Here at Urban Adamah we have developed and built a state-of-the-art aquaponics system housed in a commercial-scale greenhouse. Aquaponics is the combination of aquaculture (the raising of fish) and hydroponics (the raising of plants in a soil-less medium. It is a beautiful example of a new and innovative style of greenhouse-based agriculture that utilizes nitrogen-rich fish excrement to fertilize crops. Our aquaponics greenhouse is also incredibly water-efficient as it continuously filters and recycles irrigation water.
Our farm is cultivated by our farm manager and assistant manager, who oversee the work of the 12-14 young adults participating in our three-month residential fellowship. Fellows learn experientially about urban organic farming, food justice, Jewish tradition, and mindfulness – both through their programs and work on our farm as well as through internships in local urban garden and food justice organizations. Our farm, in turn, also depends on the generosity of many volunteers who help it thrive. Educational programs – youth camps, school groups, and workshops – also contribute to the success of the farm.
Some of the most important farmers here at Urban Adamah aren’t humans at all! We rely on the significant contributions of our chickens, goats, bees, and worms to grow healthy soil and healthy food. These animals also bring us calm and companionship and help teach us about animal-supported agriculture, food origins, responsibility, stewardship, and husbandry. We raise these animals as a demonstration of what we believe is a thoughtful, ethical, loving, and reciprocal relationship, in active contrast to the industrial-scale, destructive methods of animal agriculture so prevalent in our current food system.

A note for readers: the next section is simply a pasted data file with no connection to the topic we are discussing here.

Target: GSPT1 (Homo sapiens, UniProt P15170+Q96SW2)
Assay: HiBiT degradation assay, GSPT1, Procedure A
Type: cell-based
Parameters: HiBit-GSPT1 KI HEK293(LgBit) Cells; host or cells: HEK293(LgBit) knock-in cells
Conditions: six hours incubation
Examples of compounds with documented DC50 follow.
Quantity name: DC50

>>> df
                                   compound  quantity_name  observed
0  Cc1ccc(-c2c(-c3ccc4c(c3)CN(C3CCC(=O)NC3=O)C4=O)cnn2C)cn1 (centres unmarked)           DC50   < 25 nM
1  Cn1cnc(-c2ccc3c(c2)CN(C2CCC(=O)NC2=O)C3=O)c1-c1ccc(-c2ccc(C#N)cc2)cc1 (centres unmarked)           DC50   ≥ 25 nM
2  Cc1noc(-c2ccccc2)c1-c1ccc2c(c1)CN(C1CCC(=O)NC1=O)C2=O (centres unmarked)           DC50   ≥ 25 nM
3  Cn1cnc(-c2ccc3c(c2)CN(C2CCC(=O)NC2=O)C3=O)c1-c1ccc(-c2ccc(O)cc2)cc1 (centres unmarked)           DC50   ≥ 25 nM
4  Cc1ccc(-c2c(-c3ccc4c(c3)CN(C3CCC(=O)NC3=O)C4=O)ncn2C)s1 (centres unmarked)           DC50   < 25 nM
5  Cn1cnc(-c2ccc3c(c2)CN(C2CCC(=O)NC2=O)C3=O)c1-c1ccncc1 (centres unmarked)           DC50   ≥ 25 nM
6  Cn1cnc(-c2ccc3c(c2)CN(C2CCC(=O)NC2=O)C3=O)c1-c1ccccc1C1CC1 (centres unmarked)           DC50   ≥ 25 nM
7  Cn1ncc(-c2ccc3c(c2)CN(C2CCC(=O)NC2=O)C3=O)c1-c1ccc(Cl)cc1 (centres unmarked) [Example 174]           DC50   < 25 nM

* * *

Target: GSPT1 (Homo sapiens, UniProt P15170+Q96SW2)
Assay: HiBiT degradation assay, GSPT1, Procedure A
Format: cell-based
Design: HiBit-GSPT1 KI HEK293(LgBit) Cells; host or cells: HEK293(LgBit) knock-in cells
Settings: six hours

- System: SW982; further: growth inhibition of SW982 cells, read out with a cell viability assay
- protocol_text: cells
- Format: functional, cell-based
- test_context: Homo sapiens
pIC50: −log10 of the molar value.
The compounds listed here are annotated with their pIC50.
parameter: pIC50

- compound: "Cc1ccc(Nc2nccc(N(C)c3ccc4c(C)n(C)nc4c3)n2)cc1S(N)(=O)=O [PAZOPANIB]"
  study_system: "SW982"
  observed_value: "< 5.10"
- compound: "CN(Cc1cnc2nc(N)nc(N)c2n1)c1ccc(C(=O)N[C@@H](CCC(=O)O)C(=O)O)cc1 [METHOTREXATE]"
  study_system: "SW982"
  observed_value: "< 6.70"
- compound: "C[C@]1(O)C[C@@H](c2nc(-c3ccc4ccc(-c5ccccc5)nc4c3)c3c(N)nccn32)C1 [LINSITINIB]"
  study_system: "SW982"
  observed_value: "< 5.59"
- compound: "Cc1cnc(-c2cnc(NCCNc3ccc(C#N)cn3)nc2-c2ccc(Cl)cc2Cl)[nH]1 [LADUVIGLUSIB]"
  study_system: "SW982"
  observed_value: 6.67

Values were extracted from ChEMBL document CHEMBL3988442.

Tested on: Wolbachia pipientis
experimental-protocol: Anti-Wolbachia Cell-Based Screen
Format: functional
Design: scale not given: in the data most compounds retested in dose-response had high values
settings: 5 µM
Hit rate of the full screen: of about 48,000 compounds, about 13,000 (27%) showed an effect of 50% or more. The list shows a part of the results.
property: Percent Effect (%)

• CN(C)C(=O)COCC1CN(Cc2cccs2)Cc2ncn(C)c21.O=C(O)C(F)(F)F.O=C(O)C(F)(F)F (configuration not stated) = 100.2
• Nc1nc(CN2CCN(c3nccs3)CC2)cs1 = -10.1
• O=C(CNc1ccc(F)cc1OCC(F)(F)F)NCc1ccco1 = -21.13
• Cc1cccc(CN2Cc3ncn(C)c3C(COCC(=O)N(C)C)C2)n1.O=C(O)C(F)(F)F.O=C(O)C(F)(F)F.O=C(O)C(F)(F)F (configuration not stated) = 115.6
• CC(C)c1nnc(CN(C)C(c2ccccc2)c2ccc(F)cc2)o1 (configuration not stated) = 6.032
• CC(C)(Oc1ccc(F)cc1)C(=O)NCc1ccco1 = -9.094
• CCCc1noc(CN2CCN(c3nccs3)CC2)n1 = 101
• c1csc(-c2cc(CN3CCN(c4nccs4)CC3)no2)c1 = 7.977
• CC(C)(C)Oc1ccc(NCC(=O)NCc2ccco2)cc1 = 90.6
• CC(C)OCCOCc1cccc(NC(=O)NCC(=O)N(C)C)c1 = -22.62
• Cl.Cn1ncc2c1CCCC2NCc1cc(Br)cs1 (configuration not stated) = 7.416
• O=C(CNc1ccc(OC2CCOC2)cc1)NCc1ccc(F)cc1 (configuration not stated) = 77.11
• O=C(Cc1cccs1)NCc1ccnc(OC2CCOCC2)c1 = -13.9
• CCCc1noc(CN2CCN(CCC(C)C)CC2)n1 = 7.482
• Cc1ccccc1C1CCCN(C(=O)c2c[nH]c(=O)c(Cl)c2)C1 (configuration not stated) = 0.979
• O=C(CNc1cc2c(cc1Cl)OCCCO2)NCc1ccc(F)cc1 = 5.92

Our flock of egg-laying hens roam free in our fruit orchard during the day, fertilizing the trees with their manure and scratching for insects. They help us to control our pest populations while also fulfilling their dietary needs for protein. They return to the shade and safety of their coop and their protected run whenever they need.
Worms of many kinds are native residents here and are happily inhabiting our beds and our compost piles. We also raise California red wigglers in a designated vermicompost bin, which we harvest for greenhouse fertility and use for educational purposes. Worm castings are gardener’s gold!
Our small herd of dairy goats brings us great joy and provides manure for our compost piles. They help us teach our fellows about leadership and farm responsibility, and provide us milk for drinking and cheese-making.
Our honey bees, located in the native plant bioswale, provide the vital service of pollinating our crops, and in times of nectar abundance, we are able to harvest honey.
Sustainability is a core value across our organization and we strive to be as thoughtful as possible about resource conservation, reuse, and repurposing as well as opportunities for education. Sustainability is clearly visible in the context of our farming practices. We use water-conservative drip irrigation for our annual crops and recycled greywater for our perennials. We recycle our farm waste products (manure and crop residues) into compost that is returned to the soil. We are committed to buying organic feed when possible. We also have solar panels on our administrative building and the Camp Street Community Residence.